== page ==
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01 Jun 2020 | 12:09 PM UTC

Brazil: Shopping malls in Sao Paulo to reopen from June 1 /update 24

Authorities permit shopping malls in Sao Paulo to reopen despite high daily increase in COVID-19 cases; follow government directives



Brazilian authorities have announced that some economic activity will be permitted to resume in Sao Paulo from Monday, June 1, including the reopening of shopping malls, despite the state still recording a high number of daily coronavirus disease (COVID-19) cases. Stores, offices, car dealerships, and real estate brokerages will also be allowed to reopen as long as social distance is maintained and masks are worn. The relaxation of restrictions comes despite the country having recorded a daily death toll of more than 1000 people on five days in the past week. However, Governor João Doria did state that stay-at-home recommendations will remain in effect until June 15 for the state.

Brazil's federal government issued a decree on Friday, May 22, extending the closure of sea, air, and land borders by at least 30 days, through Sunday, June 21. The border closure does not apply to Brazilian citizens and permanent residents, foreign employees of international organizations or the Brazilian government, travelers in transit, and foreigners who have a Brazilian spouse, partner, or child. Land borders remain closed with exemptions for trucks carrying essential goods and people on humanitarian missions who have a permit. It is also mandatory to wear masks in São Paulo, Rio de Janeiro, Belo Horizonte, and Brasília in essential commercial establishments, such as supermarkets and pharmacies, as well as on public transport.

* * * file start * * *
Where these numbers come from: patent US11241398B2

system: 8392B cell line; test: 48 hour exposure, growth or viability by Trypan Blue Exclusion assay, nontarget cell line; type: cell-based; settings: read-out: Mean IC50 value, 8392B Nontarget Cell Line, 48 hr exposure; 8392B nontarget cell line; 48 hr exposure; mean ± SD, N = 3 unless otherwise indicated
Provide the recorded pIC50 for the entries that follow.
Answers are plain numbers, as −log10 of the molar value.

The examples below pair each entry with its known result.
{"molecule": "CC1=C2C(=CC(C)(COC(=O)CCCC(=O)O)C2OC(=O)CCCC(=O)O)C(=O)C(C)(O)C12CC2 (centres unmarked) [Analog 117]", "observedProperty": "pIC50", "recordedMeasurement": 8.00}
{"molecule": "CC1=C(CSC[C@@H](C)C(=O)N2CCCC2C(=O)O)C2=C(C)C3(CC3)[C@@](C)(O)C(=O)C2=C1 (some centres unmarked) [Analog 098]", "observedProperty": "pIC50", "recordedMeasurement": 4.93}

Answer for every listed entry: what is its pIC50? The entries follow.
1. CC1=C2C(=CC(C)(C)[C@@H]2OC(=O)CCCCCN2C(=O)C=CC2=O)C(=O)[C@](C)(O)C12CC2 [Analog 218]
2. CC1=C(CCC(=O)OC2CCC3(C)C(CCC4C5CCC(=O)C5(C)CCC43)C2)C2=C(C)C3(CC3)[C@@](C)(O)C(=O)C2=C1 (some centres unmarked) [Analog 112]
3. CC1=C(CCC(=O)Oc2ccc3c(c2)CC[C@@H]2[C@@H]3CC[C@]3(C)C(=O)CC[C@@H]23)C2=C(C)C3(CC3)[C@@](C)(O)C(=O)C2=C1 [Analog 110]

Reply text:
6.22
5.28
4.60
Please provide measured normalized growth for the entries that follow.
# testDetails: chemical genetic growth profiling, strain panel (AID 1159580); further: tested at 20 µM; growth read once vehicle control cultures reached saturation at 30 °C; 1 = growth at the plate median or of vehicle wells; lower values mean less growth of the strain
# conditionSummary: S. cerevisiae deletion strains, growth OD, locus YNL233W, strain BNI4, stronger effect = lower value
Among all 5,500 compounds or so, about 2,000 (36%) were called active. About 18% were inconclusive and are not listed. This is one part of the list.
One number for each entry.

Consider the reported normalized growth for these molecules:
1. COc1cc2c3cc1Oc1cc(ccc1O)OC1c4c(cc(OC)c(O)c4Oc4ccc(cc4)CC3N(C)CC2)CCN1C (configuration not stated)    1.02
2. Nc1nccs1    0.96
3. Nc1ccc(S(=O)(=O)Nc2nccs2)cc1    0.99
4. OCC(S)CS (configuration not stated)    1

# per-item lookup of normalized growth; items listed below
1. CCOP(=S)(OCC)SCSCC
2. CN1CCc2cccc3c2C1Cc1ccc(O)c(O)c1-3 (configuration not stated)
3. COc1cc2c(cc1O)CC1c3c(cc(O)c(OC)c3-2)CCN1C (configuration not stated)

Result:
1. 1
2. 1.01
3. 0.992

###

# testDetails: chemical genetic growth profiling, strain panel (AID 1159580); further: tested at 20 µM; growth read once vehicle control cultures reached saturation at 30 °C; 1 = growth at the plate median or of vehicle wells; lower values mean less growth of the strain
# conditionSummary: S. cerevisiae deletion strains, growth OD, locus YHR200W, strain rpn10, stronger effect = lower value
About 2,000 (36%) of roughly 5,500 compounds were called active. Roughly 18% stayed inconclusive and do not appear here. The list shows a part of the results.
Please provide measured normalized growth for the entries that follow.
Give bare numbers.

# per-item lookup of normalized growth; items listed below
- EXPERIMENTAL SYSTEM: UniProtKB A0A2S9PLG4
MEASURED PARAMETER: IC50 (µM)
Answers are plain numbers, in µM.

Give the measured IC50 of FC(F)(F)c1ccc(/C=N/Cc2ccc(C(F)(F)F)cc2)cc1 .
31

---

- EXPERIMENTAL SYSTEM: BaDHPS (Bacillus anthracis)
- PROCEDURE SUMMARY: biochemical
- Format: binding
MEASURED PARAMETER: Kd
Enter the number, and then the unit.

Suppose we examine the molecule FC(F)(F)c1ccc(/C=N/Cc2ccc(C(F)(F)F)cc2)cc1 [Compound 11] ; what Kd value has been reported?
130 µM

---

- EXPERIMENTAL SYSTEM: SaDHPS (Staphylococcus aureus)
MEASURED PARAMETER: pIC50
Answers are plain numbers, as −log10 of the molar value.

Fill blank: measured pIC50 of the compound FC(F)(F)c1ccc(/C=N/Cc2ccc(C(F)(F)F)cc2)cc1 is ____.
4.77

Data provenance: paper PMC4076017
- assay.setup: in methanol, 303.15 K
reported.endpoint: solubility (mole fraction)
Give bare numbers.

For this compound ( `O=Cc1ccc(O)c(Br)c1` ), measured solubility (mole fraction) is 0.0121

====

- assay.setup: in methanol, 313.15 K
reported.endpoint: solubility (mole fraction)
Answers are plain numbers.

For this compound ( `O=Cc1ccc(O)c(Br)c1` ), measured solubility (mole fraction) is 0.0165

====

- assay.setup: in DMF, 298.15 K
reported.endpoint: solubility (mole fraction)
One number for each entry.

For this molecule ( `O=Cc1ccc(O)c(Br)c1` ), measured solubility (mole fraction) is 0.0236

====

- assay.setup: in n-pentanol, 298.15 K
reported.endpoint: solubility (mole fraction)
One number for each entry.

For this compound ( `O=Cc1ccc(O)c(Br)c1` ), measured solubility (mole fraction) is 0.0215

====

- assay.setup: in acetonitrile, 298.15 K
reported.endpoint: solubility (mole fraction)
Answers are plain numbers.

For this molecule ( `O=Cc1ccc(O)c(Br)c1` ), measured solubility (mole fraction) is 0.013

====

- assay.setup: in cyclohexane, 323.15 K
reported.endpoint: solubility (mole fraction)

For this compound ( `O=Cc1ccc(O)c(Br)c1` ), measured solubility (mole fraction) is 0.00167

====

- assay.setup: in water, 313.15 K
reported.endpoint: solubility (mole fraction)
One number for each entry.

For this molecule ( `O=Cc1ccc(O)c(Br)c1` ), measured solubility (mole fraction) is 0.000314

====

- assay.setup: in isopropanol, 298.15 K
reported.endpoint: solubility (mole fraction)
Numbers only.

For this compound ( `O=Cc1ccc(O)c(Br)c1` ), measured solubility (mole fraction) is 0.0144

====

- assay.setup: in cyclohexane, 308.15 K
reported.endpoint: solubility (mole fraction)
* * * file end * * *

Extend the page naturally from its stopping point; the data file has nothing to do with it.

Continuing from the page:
As of Monday, June 1, authorities have confirmed 514,849 cases of COVID-19 and 29,314 associated deaths in Brazil. Further international spread of the virus is to be expected over the near term.


The first case of COVID-19 was reported on December 31 and the source of the outbreak has been linked to a wet market in Wuhan (Hubei province, China). Human-to-human and patient-to-medical staff transmission of the virus have been confirmed. Many of the associated fatalities have been due to pneumonia caused by the virus.

Cases of the virus have been confirmed in numerous countries and territories worldwide. Virus-screening and quarantining measures are being implemented at airports worldwide, as well as extensive travel restrictions. On March 11, the World Health Organization (WHO) declared the global outbreak a pandemic.

Pneumonia symptoms include dry cough, chest pain, fever, and labored breathing. Pneumonia can be contagious and can be transmitted from human to human. The influenza virus, or the flu, is a common cause of viral pneumonia.


Measures adopted by local authorities evolve quickly and are usually effective immediately. Depending on the evolution of the outbreak in other countries, authorities are likely to modify, at very short notice, the list of countries whose travelers are subject to border control measures or entry restrictions upon their arrival to the territory in question. It is advised to postpone nonessential travel due to the risk that travelers may be refused entry or be subject to quarantine upon their arrival or during their stay.

To reduce the risk of COVID-19 transmission, travelers are advised to abide by the following measures:

  • Frequently clean hands by applying an alcohol-based hand rub or washing with soap and water.
  • When coughing and sneezing, cover mouth and nose with a flexed elbow or tissue; if used, throw the tissue away immediately and wash hands.
  • If experiencing a fever, cough, difficulty breathing, or any other symptoms suggestive of respiratory illness, including pneumonia, call emergency services before going to the doctor or hospital to prevent the potential spread of the disease.

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